A solution given to a Stack Overflow question on how to get disjoint sets from a list in R gives what I thought was a really nice solution: treat it as a graph, and then grab the connected components.

Here’s my working of it. Start by getting a list of results that show a particular driver held different positions in the window selected – each row in the original dataframe identifies the position held by a particular driver at the end of a particular lap:

library(DBI)
ergastdb =dbConnect(RSQLite::SQLite(), './ergastdb13.sqlite')

#Get a race identifier for a specific race
raceId=dbGetQuery(ergastdb,
                  'SELECT raceId FROM races WHERE year="2012" AND round="1"')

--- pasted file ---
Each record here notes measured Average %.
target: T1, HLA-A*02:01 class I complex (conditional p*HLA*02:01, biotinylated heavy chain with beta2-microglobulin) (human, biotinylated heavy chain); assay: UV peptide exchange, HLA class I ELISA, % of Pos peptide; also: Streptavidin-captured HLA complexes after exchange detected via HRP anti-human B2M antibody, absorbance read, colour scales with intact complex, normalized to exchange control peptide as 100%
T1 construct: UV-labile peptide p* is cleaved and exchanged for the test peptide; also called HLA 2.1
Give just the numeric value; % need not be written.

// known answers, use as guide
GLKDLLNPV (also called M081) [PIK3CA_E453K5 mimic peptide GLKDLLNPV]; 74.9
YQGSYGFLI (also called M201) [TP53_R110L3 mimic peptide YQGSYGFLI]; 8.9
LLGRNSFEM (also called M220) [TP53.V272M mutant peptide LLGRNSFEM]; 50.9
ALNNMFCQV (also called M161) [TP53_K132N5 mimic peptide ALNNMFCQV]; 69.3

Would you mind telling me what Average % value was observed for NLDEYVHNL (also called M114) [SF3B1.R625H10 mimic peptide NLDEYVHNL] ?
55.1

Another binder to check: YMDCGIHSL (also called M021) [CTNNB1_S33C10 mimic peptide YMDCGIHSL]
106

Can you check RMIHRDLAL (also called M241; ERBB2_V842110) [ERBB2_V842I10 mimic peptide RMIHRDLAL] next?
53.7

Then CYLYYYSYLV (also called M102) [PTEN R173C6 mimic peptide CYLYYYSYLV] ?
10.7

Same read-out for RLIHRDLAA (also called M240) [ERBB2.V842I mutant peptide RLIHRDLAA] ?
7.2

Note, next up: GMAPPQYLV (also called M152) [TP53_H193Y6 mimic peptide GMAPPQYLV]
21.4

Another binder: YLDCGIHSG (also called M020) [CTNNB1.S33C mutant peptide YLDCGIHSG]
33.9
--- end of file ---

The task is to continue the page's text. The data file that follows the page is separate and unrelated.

q=paste('SELECT * FROM lapTimes WHERE raceId=',raceId[[1]])

lapTimes=dbGetQuery(ergastdb,q)
lapTimes$position=as.integer(lapTimes$position)

library(plyr)

#Sort by lap first just in case
lapTimes=arrange(lapTimes,driverId,lap)

#Create a couple of new columns
#pre is previous lap position held by a driver given their current lap
#ch is position change between the current and previous lap
tlx=ddply(lapTimes,.(driverId),transform,pre=(c(0,position[-length(position)])),ch=diff(c(0,position)))

#Find rows where there is a change between a given lap and its previous lap
#In particular, focus on lap 17
llx=tlx[tlx['ch']!=0 & tlx['lap']==17,c("position","pre")]

llx

This filters the complete set of data to just those rows where there is a difference between a driver’s current position and previous position (the first column in the result just shows row numbers and can be ignored).

##      position pre
## 17          2   1
## 191        17  18
## 390         9  10
## 448         1   2
## 506         6   4
## 719        10   9
## 834         4   5
## 892        18  19
## 950         5   6
## 1008       19  17